In 2012-2013 Colorado used the Transitional Colorado Assessment Program (TCAP) to test students' skills in reading, writing and mathematics in grades 3 through 10, and in science in grades 5, 8 and 10. The TCAP is a standards-based test, which means it measures how well students are mastering specific skills defined for each grade by the state of Colorado. The goal is for all students to score at or above proficient on the test. The TCAP replaced the CSAP as Colorado's state assessment program effective for the 2011-2012 school year.

The different student groups are identified by the Colorado Department of Education. If there are fewer than 16 students in a particular group, the state doesn't report data for that group.

Source: Colorado Department of Education

Math

All Students96%
Female100%
Male91%
Black (not Hispanic)n/a
Asiann/a
Hispanicn/a
Multiracialn/a
American Indian or Alaskan Nativen/a
White (not Hispanic)94%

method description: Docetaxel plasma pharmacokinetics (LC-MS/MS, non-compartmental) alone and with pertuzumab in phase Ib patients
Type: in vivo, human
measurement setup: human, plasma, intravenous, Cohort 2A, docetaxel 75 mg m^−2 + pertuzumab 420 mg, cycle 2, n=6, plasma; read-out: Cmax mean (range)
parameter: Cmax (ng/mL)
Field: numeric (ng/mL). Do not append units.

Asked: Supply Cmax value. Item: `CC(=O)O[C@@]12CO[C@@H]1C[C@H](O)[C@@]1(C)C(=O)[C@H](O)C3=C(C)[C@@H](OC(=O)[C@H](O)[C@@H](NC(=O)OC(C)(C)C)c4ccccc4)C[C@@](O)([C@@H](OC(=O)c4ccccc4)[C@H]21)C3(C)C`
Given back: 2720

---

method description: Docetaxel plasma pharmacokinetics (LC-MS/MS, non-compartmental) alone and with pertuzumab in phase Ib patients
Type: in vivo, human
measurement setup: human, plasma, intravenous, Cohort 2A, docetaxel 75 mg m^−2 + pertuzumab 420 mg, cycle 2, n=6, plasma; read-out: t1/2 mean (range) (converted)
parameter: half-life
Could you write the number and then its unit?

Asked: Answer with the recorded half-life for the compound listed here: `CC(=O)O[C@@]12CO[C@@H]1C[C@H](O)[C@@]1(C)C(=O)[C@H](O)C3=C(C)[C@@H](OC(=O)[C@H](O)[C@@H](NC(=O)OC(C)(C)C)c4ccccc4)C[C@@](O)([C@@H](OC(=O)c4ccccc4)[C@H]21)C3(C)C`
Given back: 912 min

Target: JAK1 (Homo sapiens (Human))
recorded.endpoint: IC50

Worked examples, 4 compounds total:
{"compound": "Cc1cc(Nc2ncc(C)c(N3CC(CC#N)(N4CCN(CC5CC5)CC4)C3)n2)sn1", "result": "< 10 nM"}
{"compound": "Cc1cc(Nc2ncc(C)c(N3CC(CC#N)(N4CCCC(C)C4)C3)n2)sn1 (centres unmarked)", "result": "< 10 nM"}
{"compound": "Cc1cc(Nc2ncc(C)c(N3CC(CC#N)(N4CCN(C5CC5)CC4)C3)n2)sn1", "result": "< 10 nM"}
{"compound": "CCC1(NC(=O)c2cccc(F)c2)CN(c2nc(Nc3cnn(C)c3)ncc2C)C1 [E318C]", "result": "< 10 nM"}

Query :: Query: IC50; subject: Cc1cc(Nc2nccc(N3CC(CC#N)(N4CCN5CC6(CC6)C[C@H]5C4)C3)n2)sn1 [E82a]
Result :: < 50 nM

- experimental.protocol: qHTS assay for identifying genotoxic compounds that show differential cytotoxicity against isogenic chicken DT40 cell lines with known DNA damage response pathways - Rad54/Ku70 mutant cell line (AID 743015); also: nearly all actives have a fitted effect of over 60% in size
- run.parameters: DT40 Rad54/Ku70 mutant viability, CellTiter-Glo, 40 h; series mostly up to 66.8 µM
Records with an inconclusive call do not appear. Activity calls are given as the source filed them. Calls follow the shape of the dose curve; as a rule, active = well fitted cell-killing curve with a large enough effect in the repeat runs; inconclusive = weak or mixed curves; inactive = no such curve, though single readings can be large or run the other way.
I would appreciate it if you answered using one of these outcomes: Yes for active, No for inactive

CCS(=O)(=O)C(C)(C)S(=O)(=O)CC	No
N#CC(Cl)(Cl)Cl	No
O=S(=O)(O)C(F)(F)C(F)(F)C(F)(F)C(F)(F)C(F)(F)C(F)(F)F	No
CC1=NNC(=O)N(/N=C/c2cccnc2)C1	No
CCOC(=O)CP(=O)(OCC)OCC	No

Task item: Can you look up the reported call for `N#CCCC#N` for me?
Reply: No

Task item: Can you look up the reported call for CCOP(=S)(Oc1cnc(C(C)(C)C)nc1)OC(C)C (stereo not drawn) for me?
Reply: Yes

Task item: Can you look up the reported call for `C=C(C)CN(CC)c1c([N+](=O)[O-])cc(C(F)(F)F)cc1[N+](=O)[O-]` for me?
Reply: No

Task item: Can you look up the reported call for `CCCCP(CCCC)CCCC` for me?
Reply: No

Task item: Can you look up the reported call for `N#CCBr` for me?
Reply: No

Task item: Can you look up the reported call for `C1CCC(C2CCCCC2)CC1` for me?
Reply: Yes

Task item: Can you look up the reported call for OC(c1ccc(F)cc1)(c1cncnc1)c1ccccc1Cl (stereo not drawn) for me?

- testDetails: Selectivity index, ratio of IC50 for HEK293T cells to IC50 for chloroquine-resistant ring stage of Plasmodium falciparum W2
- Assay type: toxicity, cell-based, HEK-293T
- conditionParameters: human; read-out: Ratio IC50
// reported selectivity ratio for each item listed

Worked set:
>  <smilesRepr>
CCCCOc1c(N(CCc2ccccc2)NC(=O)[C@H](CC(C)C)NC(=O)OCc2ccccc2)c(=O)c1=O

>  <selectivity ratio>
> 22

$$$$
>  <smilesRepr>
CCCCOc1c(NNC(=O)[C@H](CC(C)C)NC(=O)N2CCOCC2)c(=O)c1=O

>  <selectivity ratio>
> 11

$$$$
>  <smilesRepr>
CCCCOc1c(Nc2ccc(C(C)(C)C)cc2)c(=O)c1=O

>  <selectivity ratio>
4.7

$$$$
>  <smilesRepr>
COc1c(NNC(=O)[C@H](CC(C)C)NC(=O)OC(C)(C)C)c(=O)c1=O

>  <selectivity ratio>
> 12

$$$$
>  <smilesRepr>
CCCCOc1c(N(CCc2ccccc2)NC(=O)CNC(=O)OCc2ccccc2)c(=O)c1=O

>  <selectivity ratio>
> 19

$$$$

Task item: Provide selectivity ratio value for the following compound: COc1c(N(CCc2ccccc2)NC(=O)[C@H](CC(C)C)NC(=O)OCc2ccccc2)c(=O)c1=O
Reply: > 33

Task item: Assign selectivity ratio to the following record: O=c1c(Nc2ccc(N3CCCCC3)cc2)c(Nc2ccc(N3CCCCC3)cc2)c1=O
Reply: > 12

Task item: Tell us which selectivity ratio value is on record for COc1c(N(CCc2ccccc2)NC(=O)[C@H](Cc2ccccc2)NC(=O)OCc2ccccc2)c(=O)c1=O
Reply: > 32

Free lunch eligiblen/a
Reduced lunch eligiblen/a
Not eligible for free/reduced price lunch95%
Students with disabilities (IEP)n/a
Students without disabilities98%
Limited English proficiency (LEP)n/a
Proficient in English95%
Immigrantn/a
Neither migrant nor immigrant96%

Reading

All Students94%
Female96%
Male91%
Black (not Hispanic)n/a
Asiann/a
Hispanicn/a
Multiracialn/a
American Indian or Alaskan Nativen/a
White (not Hispanic)94%
Free lunch eligiblen/a
Reduced lunch eligiblen/a
Not eligible for free/reduced price lunch93%
Students with disabilities (IEP)n/a
Students without disabilities100%
Limited English proficiency (LEP)n/a
Proficient in English93%
Immigrantn/a
Neither migrant nor immigrant94%

Science

All Students83%
Female84%
Male83%
Black (not Hispanic)n/a
Asiann/a
Hispanicn/a
Multiracialn/a